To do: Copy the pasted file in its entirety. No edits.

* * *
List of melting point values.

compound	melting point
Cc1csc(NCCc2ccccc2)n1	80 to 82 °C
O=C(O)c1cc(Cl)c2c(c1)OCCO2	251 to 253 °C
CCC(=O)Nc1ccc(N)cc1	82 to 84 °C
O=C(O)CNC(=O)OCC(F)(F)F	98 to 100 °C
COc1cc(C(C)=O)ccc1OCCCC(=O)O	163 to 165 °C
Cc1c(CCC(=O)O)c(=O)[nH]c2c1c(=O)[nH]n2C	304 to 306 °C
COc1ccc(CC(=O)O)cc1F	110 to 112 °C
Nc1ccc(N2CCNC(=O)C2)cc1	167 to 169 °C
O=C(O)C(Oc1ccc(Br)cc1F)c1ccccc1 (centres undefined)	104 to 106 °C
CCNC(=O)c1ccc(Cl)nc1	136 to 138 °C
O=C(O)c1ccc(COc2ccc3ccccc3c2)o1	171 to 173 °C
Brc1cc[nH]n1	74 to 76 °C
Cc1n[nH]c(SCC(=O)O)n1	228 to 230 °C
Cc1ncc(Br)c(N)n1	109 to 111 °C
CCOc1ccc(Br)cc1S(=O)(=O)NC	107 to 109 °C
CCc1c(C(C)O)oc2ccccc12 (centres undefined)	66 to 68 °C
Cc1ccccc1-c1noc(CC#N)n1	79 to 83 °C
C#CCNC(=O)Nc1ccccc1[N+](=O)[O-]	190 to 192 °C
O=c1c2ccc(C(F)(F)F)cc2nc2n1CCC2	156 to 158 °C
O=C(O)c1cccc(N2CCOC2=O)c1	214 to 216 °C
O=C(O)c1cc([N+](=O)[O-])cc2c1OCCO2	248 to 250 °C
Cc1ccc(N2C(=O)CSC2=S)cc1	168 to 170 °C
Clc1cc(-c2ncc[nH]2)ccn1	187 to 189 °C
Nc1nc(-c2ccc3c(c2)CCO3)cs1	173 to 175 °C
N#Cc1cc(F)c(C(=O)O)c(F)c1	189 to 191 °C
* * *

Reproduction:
List of melting point values.

compound	melting point
Cc1csc(NCCc2ccccc2)n1	80 to 82 °C
O=C(O)c1cc(Cl)c2c(c1)OCCO2	251 to 253 °C
CCC(=O)Nc1ccc(N)cc1	82 to 84 °C
O=C(O)CNC(=O)OCC(F)(F)F	98 to 100 °C
COc1cc(C(C)=O)ccc1OCCCC(=O)O	163 to 165 °C
Cc1c(CCC(=O)O)c(=O)[nH]c2c1c(=O)[nH]n2C	304 to 306 °C
COc1ccc(CC(=O)O)cc1F	110 to 112 °C
Nc1ccc(N2CCNC(=O)C2)cc1	167 to 169 °C
O=C(O)C(Oc1ccc(Br)cc1F)c1ccccc1 (centres undefined)	104 to 106 °C
CCNC(=O)c1ccc(Cl)nc1	136 to 138 °C
O=C(O)c1ccc(COc2ccc3ccccc3c2)o1	171 to 173 °C
Brc1cc[nH]n1	74 to 76 °C
Cc1n[nH]c(SCC(=O)O)n1	228 to 230 °C
Cc1ncc(Br)c(N)n1	109 to 111 °C
CCOc1ccc(Br)cc1S(=O)(=O)NC	107 to 109 °C
CCc1c(C(C)O)oc2ccccc12 (centres undefined)	66 to 68 °C
Cc1ccccc1-c1noc(CC#N)n1	79 to 83 °C
C#CCNC(=O)Nc1ccccc1[N+](=O)[O-]	190 to 192 °C
O=c1c2ccc(C(F)(F)F)cc2nc2n1CCC2	156 to 158 °C
O=C(O)c1cccc(N2CCOC2=O)c1	214 to 216 °C
O=C(O)c1cc([N+](=O)[O-])cc2c1OCCO2	248 to 250 °C
Cc1ccc(N2C(=O)CSC2=S)cc1	168 to 170 °C
Clc1cc(-c2ncc[nH]2)ccn1	187 to 189 °C
Nc1nc(-c2ccc3c(c2)CCO3)cs1	173 to 175 °C
N#Cc1cc(F)c(C(=O)O)c(F)c1	189 to 191 °C